answered on 10/08/2018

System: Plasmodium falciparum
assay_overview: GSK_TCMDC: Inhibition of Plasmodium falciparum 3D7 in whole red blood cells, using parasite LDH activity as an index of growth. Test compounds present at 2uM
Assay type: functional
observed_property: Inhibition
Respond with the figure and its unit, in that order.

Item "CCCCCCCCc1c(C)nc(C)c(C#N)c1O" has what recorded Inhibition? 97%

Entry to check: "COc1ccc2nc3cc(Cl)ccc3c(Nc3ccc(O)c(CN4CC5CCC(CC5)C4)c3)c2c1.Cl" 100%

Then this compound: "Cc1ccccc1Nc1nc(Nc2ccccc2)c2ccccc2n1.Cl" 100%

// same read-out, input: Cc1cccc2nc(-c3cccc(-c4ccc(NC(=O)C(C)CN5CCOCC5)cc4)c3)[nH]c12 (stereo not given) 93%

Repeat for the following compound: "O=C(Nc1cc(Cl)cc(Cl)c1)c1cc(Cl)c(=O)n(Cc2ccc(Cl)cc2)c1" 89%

In order to evict the tenant, the right of forfeiture must first arise. The landlord's right to forfeit the lease may arise where the lease agreement expressly provides for the right to forfeit the lease upon rental default. Alternatively, if not provided in the lease agreement, it is statutorily provided in section 93(1)(d) of the Land Titles Act that the landlord has the right to forfeit the lease where, amongst others, the rent or any part thereof is in arrear for 30 days. Pursuant to section 18(1) of the Conveyancing and Law of Property Act, the landlord must serve a notice on the tenant specifying the breach, i.e. rental default, and requiring the tenant to make compensation, and where the breach is remediable, require the tenant to remedy the breach. Where the tenant fails to remedy the breach within a reasonable time or make reasonable compensation, the right of forfeiture is enforceable. The landlord may then obtain a writ of possession to re-enter the HDB flat. However, it should be noted that the tenant may apply to the court for relief against forfeiture of the lease agreement.